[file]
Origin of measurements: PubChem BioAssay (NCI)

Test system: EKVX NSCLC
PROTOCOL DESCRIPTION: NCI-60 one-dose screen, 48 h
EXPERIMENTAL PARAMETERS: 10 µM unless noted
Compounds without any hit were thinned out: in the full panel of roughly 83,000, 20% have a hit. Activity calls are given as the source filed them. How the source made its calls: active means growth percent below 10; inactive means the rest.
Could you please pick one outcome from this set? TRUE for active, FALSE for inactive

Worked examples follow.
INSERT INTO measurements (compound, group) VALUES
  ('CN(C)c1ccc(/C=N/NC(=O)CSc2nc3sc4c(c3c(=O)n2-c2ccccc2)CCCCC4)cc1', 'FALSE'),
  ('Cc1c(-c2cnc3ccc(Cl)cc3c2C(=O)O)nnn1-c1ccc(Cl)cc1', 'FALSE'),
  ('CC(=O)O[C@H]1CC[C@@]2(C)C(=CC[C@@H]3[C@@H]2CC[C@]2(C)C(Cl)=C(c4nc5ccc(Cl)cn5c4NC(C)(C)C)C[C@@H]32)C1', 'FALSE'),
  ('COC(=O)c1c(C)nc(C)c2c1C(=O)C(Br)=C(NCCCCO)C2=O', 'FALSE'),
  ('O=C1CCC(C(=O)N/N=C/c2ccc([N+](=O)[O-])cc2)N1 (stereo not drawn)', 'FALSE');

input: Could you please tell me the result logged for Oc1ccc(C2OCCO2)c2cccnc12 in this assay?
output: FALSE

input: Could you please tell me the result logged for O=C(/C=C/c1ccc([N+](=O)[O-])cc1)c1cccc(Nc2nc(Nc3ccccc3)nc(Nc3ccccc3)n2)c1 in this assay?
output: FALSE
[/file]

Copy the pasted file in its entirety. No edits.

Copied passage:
Origin of measurements: PubChem BioAssay (NCI)

Test system: EKVX NSCLC
PROTOCOL DESCRIPTION: NCI-60 one-dose screen, 48 h
EXPERIMENTAL PARAMETERS: 10 µM unless noted
Compounds without any hit were thinned out: in the full panel of roughly 83,000, 20% have a hit. Activity calls are given as the source filed them. How the source made its calls: active means growth percent below 10; inactive means the rest.
Could you please pick one outcome from this set? TRUE for active, FALSE for inactive

Worked examples follow.
INSERT INTO measurements (compound, group) VALUES
  ('CN(C)c1ccc(/C=N/NC(=O)CSc2nc3sc4c(c3c(=O)n2-c2ccccc2)CCCCC4)cc1', 'FALSE'),
  ('Cc1c(-c2cnc3ccc(Cl)cc3c2C(=O)O)nnn1-c1ccc(Cl)cc1', 'FALSE'),
  ('CC(=O)O[C@H]1CC[C@@]2(C)C(=CC[C@@H]3[C@@H]2CC[C@]2(C)C(Cl)=C(c4nc5ccc(Cl)cn5c4NC(C)(C)C)C[C@@H]32)C1', 'FALSE'),
  ('COC(=O)c1c(C)nc(C)c2c1C(=O)C(Br)=C(NCCCCO)C2=O', 'FALSE'),
  ('O=C1CCC(C(=O)N/N=C/c2ccc([N+](=O)[O-])cc2)N1 (stereo not drawn)', 'FALSE');

input: Could you please tell me the result logged for Oc1ccc(C2OCCO2)c2cccnc12 in this assay?
output: FALSE

input: Could you please tell me the result logged for O=C(/C=C/c1ccc([N+](=O)[O-])cc1)c1cccc(Nc2nc(Nc3ccccc3)nc(Nc3ccccc3)n2)c1 in this assay?
output: FALSE